Anita Jain says the biggest challenge to devoting herself to create fiber art is lack of time. Common Strands International Fiber Art Exchange, an organization founded by Anita and whose mission is to promote cultural exchange of traditional and contemporary fiber art, is set to launch its inaugural season. Launching any worthwhile project; whether big or small, takes time. Through a savvy combination of collaboration, perseverance and sheer will power, Anita climbed the ladder from ‘great idea’ to seeing her vision exhibited at several large museum and art institutions in the Twin Cities. It doesn’t get much better than this with thousands of people in Minneapolis celebrating the 150th year of Finnish migration to the United States.
Let’s take a step back and create a connection—Anita emigrated from Finland some forty years ago. Not intentionally, but when you meet ‘the one’; where you set up housekeeping seems a bit trivial. Her childhood was filled with talk of fashion, fabric and design as both Anita’s parents were involved in couture clothing design and worked in prestigious Finnish atelje (atelier). So the question, “what am I going to wear?” was not about rapidly slinging hangers across the rod in a closet, but one closely tied to identity and appreciation of art. As an adult Anita hasn’t been a part of the fashion world as most of her career has been in education, but she intentionally kept the design spark active in her creativity with fabric and fibers. Anita feels that fiber is an important medium in the world of fine art and its value and appreciation varies between Europe and the United States. And she would like to influence that perception. Thus–the spark for Common Strands International Fiber Art Exchange was kindled.
When I posed the question, how does the view of textiles differ between Europe and America, Anita shared that of course there is modern and innovative fiber art in both Europe and America, but Europe has an older textile history. She feels there is more value put on fiber and textiles design as its own art form in Europe. Woven and felted wall pieces, the design of common household items, but most importantly textiles as art is common in large scale commissions throughout corporations, churches, universities and in public space. Anita sees the American fiber scene as alive, thriving and a veritable stew of creativity so it’s with delightful anticipation she showcases Finnish fiber art in this country.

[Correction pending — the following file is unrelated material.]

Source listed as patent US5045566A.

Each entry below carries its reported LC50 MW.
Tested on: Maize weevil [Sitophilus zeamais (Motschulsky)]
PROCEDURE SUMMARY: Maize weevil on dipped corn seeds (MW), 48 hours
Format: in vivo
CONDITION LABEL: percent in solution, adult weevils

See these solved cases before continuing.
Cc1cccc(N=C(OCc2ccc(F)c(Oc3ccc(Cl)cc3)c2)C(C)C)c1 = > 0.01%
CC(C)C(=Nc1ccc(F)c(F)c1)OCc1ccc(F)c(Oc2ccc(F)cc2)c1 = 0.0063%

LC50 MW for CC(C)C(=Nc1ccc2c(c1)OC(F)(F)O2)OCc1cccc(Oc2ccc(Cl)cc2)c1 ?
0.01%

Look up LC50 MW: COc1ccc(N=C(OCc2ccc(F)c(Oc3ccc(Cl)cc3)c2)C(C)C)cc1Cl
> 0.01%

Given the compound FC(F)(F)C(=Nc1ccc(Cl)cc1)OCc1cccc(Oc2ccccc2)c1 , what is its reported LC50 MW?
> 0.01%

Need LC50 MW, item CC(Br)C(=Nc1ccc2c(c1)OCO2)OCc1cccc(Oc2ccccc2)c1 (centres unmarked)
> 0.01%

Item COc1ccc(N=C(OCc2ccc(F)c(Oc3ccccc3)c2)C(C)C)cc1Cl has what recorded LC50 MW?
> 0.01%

In its kickoff season, which was planned to coincide with the 150th Anniversary of the Great Finnish Migration, Common Strands brings us a grouping of textile and contemporary Finnish lifestyle events. The two headliners are exhibits featuring the Finnish ryijy rug which is both traditional craft and contemporary art and a contemporary tapestry weaving exhibit from Finland’s Artist of the Year in 2010. As the American Swedish Institutes says, “Finland and its design achievements will make a mark on Minneapolis during the summer of 2014.” Finnish migration
The American Swedish Institute (ASI) curates the Finnish ryijy rug exhibit named The Living Tradition of Ryijy—Finnish Rugs and their Makers (May 30-November 2, 2014). The exhibit will showcase the development of the ryijy from practical cloth to today’s expressive designs. The rugs are from the private collection of Dr. Tuomas Sopanen who has the largest collection of ryijy in Finland. Dr. Sopanen will be here for the opening events including several talks he is giving about his collection. Many ancillary events are happening at ASI throughout the summer. Have you always wanted to learn to speak Finnish? ASI is offering a class! Here is a link to all ASI events details. Ryijy at ASI
Aino Kajaniemi’s contemporary Finnish tapestry weaving will be exhibited for the first time in the US by the Textile Center in the Joan Mondale Gallery. The show is named Dreams and Memories: contemporary tapestries by Aino Kajaniemi (June 12-August 16, 2014). More info Ms. Kajaniemi does many commissioned pieces in Finland; some of which are liturgical works. She will give a presentation on her liturgical work at Christ Church Lutheran in Minneapolis on June 15. More info The history of Christ Church Lutheran and its architecture are the work of two important Finnish architects and the location was chosen by Common Strands for this reason. Interesting building history
Olli Hirvonen, who is a young jazz musician from Finland, will perform with his band at Christ Church Lutheran on May 28th. The concert is $13 in advance or at the door. Olli’s band
Anita’s efforts are a major contribution to this summer’s exciting 150th Anniversary agenda and through her vision we will gain insight and understanding of the Finnish and Finnish-American experience. I sincerely hope you will be able to attend one of these events!